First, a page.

Does Marriage Matter?


Recently, I was watching a debate over the current landscape of marriage in America.  The talking heads were arguing over the meaning of marriage, the nature of love, and the limits of government to define and restrict who could and could not get married in a civilized, industrialized, advanced society.  The conversation was lively and energetic, and by the end their passions had spilled over into screaming and yelling about how “close minded, religious fanatics” like Catholics and evangelicals, had tried to impose their views of love and marriage on America for hundreds of years.  This, according to the enlightened panel of guests, was the source of all of our nations ills and woes.

Toward the end of the debate, one of them blurted out, “Why does marriage matter, anyway?  What’s the big deal with marriage after all?”  Finally, someone was asking the right question.

The answer to that question is quite possibly the foundation upon which all of culture solidly rests.  Marriage matters more than just about anything else because it alone is the primary relationship from which all good things flow in order for a culture to flourish and for a society to enjoy the benefits of stability and security.  If you think I am overstating the case, think again.

God established marriage in the beginning of human history, in a garden, where He provided a man and a woman everything they needed for the enjoyment and flourishing of life as well as the population of a planet (see Genesis 2).  God continues to affirm that primary relationship of marriage between a man and a woman throughout scripture, not just in the writings of Paul, but also from the very mouth of Jesus Himself.  “So they are no longer two, but one flesh.  Therefore what God has joined together, man must not separate.” (Matthew 19:6)

No matter how hard we try, we are not smarter than God.  Marriage provides the security and stability that a society builds its institutions upon; government, education, civil jurisprudence, economic development, medical and scientific advancement, and human flourishing.  It also acts as the essential source of all knowledge and personal connection; the incubator of morality, affection, language, relationships, conflict resolution, and sacrificial love.  When the family falls apart, all of culture disintegrates on the ruins of its demise.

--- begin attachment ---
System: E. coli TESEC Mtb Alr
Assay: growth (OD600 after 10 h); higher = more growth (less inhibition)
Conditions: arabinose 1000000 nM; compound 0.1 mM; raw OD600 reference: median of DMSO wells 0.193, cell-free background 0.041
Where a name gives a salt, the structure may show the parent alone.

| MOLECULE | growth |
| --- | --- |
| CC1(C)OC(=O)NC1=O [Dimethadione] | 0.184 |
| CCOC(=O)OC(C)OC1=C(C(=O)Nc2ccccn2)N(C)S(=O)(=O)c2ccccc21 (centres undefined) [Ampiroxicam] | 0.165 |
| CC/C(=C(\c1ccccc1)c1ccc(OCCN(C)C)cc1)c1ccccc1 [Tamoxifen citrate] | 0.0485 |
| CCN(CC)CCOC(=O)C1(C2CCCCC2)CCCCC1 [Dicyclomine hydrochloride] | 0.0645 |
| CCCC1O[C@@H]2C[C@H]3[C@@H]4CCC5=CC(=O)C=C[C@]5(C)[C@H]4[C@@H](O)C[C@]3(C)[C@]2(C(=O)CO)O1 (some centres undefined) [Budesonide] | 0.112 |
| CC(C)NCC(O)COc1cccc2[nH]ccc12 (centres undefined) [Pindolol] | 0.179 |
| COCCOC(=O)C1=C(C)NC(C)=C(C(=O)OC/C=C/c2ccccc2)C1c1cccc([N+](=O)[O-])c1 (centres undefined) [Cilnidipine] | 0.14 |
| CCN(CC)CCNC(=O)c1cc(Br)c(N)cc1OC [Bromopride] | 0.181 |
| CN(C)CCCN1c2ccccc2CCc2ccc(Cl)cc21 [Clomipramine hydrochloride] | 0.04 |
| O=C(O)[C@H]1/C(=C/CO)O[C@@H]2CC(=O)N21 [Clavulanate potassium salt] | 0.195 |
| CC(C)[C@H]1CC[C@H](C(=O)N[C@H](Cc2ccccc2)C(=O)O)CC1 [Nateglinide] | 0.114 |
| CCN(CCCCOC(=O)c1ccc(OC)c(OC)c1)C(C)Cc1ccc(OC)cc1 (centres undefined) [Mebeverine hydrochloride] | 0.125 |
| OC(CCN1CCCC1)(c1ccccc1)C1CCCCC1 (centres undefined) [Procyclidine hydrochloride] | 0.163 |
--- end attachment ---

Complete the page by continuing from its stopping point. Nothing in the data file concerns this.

Marriage is for the glory of God (reflecting the relationship of Christ to the church) and for our good (allowing human beings to flourish in an ordered and stable society).  Common sense tells us this, and so do the facts. 

According to the United States Census Bureau in 2012, only 7.5% of children living in a home with a married mother and father lived in poverty.  However, 33.9% of children living in a home with a single mother and no father lived in poverty.  The statistics tell the story; children are 5 times more likely to live in poverty when their mom and dad are not married. 

As attitudes about marriage have changed, so has the standard of living, the poverty level of children, and the rate of babies born out of wedlock.  The Heritage Foundation reported the percentages of children born to unmarried mothers in 2012; Caucasians-28.6%, Hispanics-52.5%, African-American-72.3%

Additionally, among married white American families, the poverty rate was just 3.2% of the population versus 22% for unmarried white families.  Among married African-American families, the poverty rate was only 7%, but it jumped to 35.6% for unmarried families with kids.  Bottom line?  God loves us and wants to care for us, and the best way for humans to live is in a family.  The best model for a family is a mom and a dad who are lovingly committed to each other and their kids in marriage.

We can have our own opinions, but not our own facts.  The facts prove what God ordained from the very beginning.  Marriage matters more than anything.